On his return to Vienna he bought a house there and accepted Beethoven as a pupil, an uneasy relationship for both men. (Some of Beethoven’s early works sound just like Haydn!). In February 1794 he returned to London, where his visit was, if possible, even more successful than the first. This time he composed Symphonies 99 to 104, which were to be his last. The collection of 12 Symphonies are known as “The London Symphonies”, and they are all on the CD.

From 1796 to 1802 Haydn wrote six settings of the Mass, in 1798 his Oratorio The Creation, and in 1801 another Oratorio, The Seasons. The works of these last years are considered to be Haydn’s finest, when he used his knowledge of writing for instruments and the voice, combining it with his seemingly inexhaustible inventive flair, to produce works of originality, elegance and wit, now restrained, now dramatic. And this all in his 60s! What an inspiration for us seniors! After being honoured with a performance of The Creation on his 76th birthday (with all Vienna present), Haydn died “blissfully and gently” in 1809.

The CD
We will comment just on one of the 12 London Symphonies – number 104, his last. Haydn opens this with dignified, strident chords, adagio. But after a while this slides into a fast, cheerful allegro, in which a little pattern of four notes is reworked and embellished, returning in all sorts of guises – different instruments, different harmonies. From the cascade of notes, you would swear it was Mozart!

Haydn often introduced some feature into his music which could be easily picked up (and commented on) by the non-sophisticated listener: thus we have the “drum-roll” Symphony, the Surprise, with some sudden crashing chords surrounded by tranquil passages (supposedly to wake up listeners who had dined heavily!) the Military (from its heavy use of brass) and so on. Sometimes, too, he put in themes from folk music of the time. But beyond this, Haydn reworked his themes, introduced variations, little surprises and changes of mood. Symphony 104 is a good example of this, particularly rich in its development.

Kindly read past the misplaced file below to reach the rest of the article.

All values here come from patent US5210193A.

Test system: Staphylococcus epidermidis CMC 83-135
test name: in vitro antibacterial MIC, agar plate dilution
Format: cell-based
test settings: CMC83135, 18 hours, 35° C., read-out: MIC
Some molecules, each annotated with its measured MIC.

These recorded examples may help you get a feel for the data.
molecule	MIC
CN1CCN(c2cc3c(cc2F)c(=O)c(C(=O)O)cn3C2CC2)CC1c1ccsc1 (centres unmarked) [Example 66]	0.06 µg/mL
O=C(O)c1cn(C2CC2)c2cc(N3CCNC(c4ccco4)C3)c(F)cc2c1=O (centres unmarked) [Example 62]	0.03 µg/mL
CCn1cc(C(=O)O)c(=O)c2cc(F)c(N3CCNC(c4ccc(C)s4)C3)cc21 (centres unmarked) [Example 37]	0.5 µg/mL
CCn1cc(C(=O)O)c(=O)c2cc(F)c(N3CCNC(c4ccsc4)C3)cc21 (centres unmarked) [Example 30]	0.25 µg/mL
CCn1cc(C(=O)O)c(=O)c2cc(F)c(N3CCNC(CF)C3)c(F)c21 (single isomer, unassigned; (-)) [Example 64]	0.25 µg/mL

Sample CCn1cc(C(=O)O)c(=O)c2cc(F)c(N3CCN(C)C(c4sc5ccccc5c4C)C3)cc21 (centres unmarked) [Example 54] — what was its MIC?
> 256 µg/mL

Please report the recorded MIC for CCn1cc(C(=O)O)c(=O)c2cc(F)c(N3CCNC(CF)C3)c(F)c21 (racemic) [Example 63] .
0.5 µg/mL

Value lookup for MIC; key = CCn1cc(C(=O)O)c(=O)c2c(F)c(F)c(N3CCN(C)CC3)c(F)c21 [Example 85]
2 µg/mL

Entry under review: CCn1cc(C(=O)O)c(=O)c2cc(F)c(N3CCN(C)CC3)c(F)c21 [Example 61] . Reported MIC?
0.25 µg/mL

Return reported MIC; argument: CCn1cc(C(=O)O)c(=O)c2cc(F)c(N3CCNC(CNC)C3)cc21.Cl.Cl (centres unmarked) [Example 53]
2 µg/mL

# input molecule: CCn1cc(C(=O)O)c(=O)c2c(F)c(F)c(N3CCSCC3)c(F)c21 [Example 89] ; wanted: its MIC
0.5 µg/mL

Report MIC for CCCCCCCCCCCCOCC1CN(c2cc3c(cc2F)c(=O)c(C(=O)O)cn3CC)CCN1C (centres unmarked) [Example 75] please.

The Second Movement has a calm theme, andante, which is played through quite properly. But after a little minor passage, it suddenly explodes dramatically – then returns to the quiet theme, then explodes again…. and so repeatedly, maintaining a certain suspense until the end.

The Third Movement is a Minuet (three-time), with a strong go-ahead theme; this has as contrast a flowing Trio, but this leads us back to a repeat of the theme, and the movement closes out on a strong note.

The Fourth Movement Spiritoso is indeed that – bouncy, with sudden switches from soft to loud, calm to tense, few instruments to the whole orchestra. The cheerful, rapid pace is kept up and reinforced, leading to a triumphant ending.

There are in fact many recordings of the London Symphonies to choose from, by many leading orchestras and conductors. This one by Colin Davis is considered on the restrained side, but with beautifully clear instrumental detail. For more vigour, listen to Christopher Hogwood with the Academy of Ancient Music.

But we can in all of them appreciate the wonderful spirit and vigour of papa Haydn, the kindly, hard-working, successful and revered man who helped us define what is music when it is Classical.

Good listening!